If you had to guess which is deadlier,  America’s alcohol crisis or the opioid epidemic, you’d most likely choose the latter.  But, you’d be wrong.  The truth is, alcohol-related causes are responsible for more deaths each year than opioids.  Yet, the opioid epidemic dominates headlines and news reports repeatedly.  Why is that?

Surprising Statistics on Alcohol Sales

Alcohol is a legal, socially accepted method for relaxing, partying, and celebrating.  Its legal status may partially contribute to the lack of resources dedicated to ending the crisis.  For instance, the government rakes in billions of dollars in taxes on alcohol sales:

  • Revenues from alcohol excise taxes in 2019 = $9.99 billion US dollars.
  • Alcohol tax revenues will reach about $10.02 billion in 2025.

In contrast, the government makes zero tax revenues on illicit drug sales.  You can draw your own conclusions.

Alcohol Deaths vs. Opioid Deaths

Of course, the drug-related death toll is shocking.  In the past few years, fentanyl has been the cause of a significant increase in fatal overdoses. Also, the COVID-19 pandemic resulted in a sharp spike in drug and alcohol-related deaths worldwide.  However, alcohol remains the leading cause of preventable deaths.

Compare the numbers for a better perspective:

  • 95,000 people died from alcohol-related problems in 2019.
  • 81,000 died from opioid-related problems in that same year.

So, with these numbers in mind, shouldn’t we declare an “alcohol epidemic” as well?  Clearly, America’s alcohol crisis deserves more attention than it’s getting.

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Is There a Link Between Opioid and Alcohol Overdoses?

Studies show that there is a link between opioid and alcohol overdoses in some cases.  For instance, more than 2 million people who abuse prescription opioids are also heavy drinkers or binge drinkers.  About 23% of people with opioid use disorder (OUD) also have an alcohol use disorder (AUD).  To look it another way, about 15% of opioid-related deaths involved alcohol.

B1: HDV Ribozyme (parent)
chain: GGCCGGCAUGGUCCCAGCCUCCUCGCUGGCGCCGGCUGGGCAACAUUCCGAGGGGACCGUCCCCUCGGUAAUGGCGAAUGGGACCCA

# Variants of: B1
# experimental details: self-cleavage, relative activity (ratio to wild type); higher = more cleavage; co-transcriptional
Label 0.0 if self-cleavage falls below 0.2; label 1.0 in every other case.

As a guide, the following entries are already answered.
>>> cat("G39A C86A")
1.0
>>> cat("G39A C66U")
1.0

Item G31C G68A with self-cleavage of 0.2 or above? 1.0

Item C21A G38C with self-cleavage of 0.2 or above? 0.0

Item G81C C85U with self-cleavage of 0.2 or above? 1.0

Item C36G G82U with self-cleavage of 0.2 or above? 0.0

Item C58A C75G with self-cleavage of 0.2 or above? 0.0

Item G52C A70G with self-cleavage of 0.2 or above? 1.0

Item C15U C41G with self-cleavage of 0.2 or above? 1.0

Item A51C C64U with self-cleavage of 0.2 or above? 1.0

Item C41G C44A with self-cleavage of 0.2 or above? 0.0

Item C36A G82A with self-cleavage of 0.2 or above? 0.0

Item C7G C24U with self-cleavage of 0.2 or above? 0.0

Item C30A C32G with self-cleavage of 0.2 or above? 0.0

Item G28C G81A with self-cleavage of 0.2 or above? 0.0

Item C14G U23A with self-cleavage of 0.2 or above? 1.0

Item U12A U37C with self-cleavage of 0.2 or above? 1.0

The combined use of alcohol and drugs can be deadly because alcohol is a central nervous system depressant.  As such, it can increase the risk of respiratory depression caused by opioids or other drugs.

Why Should We Care About America’s Alcohol Crisis?

When we look at the alcohol-related death statistics, it’s hard to comprehend.  But, each of those numbers represents a real person.  They were a mother, father, son, or daughter.  Some were highly successful in the business world.  Others were hard-working American’s who used alcohol to escape the drudgery of their job. Far too many were teens who were only trying to have more fun.

Regardless of the reasons for their alcohol use, none of these people wanted to become addicted or die.  But, alcohol is highly addictive and can be hard to put down without professional help.  Unfortunately, many people are in denial about their alcohol use and won’t seek help until it’s too late.

How Can We Help?

One way to make a difference in the alcohol crisis is to change our way of thinking about alcohol use.  Our collective misperceptions and stigma surrounding alcoholism are not helping anyone.  However, changing the public’s long-held misconceptions about alcohol consumption will be an uphill battle.

You can help.  Find community events that sponsor education and prevention events and get involved.  America’s alcohol crisis affects everyone in one way or another.  So, each of us must do our part in bringing down the number of lives lost to this dreadful substance.

Also, if you know someone who is struggling with alcohol abuse, talk to them about a professional treatment program.  When they are ready to get free from the hold alcohol has on their life, they can contact us at New Beginnings.  One of our representatives will assist them in any way.